A federal jury has found a woman guilty of conspiring with a man and other persons to defraud U.S. Citizenship and Immigration Services by engaging in a sham marriage.
After deliberating for a few hours, the 12 jurors reached a unanimous verdict finding Xiaoying Tang guilty of conspiracy to defraud the U.S., visa fraud, and false statement.
Tang will be sentenced on June 20, 2014. She was allowed to remain free until her sentencing date, under the same terms and conditions of her pre-trial release.
The trial began on Monday. Assistant U.S. attorneys Ross Naughton and Garth Backe, as counsel for the U.S. government, called in six witnesses and rested their case Tuesday afternoon.
Joseph Horrey, court-appointed counsel for Tang, allowed the defendant to testify on Tuesday afternoon. The defense did not call any other witnesses.
U.S. District Court for the NMI Chief Judge Ramona V. Manglona presided over the case.
The indictment charged Tang and Jesse Juan Teigita Dowai with conspiracy to commit visa fraud and to defraud the U.S., visa fraud, and false statement.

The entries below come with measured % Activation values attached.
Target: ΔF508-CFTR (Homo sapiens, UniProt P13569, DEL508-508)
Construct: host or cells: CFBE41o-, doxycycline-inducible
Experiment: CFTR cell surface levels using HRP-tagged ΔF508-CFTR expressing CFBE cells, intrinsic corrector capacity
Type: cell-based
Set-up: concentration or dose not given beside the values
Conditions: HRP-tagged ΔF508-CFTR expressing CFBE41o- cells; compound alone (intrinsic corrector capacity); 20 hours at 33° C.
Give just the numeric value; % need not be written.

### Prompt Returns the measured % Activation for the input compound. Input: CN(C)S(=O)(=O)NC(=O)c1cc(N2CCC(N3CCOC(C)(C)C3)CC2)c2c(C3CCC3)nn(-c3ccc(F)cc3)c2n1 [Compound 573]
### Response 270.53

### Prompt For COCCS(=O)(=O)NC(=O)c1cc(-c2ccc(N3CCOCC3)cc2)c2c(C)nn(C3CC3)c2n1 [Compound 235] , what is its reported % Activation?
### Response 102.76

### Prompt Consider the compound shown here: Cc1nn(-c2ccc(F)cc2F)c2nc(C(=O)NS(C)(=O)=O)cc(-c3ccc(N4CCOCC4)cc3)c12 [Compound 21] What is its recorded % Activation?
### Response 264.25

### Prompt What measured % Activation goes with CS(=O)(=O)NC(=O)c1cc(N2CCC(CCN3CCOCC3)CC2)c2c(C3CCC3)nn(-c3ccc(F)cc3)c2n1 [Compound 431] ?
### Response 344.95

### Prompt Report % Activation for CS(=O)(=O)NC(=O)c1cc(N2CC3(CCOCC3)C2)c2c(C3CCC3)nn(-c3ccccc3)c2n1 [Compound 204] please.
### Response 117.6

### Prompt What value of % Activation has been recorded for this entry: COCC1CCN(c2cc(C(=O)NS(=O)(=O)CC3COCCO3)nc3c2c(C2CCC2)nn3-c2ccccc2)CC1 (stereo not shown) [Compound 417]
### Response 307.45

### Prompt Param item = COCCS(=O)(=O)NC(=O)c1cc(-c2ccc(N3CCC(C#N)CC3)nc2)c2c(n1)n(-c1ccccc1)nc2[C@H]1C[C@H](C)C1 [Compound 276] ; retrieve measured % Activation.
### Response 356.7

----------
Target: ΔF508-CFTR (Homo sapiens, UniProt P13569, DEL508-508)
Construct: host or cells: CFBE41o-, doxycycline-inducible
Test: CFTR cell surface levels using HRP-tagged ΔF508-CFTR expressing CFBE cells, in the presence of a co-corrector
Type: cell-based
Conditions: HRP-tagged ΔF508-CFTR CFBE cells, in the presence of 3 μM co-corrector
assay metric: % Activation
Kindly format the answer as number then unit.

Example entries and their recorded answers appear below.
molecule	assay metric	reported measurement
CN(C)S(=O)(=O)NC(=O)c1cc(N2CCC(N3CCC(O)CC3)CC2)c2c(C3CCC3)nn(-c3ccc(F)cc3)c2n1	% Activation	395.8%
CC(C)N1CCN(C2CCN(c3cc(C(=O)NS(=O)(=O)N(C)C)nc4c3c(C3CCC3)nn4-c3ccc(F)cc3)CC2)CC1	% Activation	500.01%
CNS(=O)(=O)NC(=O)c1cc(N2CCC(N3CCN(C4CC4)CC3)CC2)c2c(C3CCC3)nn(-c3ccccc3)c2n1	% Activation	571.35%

Last Dec. 30, Dowai pleaded guilty to the conspiracy to commit visa fraud and to defraud the U.S. His sentencing will be on May 16, 2014.
Following Dowai’s guilty plea, the U.S. government then filed on Jan. 21 a first superseding indictment, charging Tang with three charges that she was found guilty of.
According to the charges, in September 2011, Dowai and Tang submitted Forms I-130 and I-485 respectively, containing false and fraudulent information and representations.
In February 2012, Tang made false statements to USCIS in support of her Form I-485.
On Sept. 28, 2011, Tang aided Dowai in falsely stating in his Form I-130 that they had “lived together” in Gualo Rai, Saipan from Oct. 1, 2009, to the “present.”
During an interview with Homeland Security Investigations special agents on March 22, 2013, Tang lied that, after marrying Dowai, she moved with him into an apartment in Garapan, where they lived for seven months.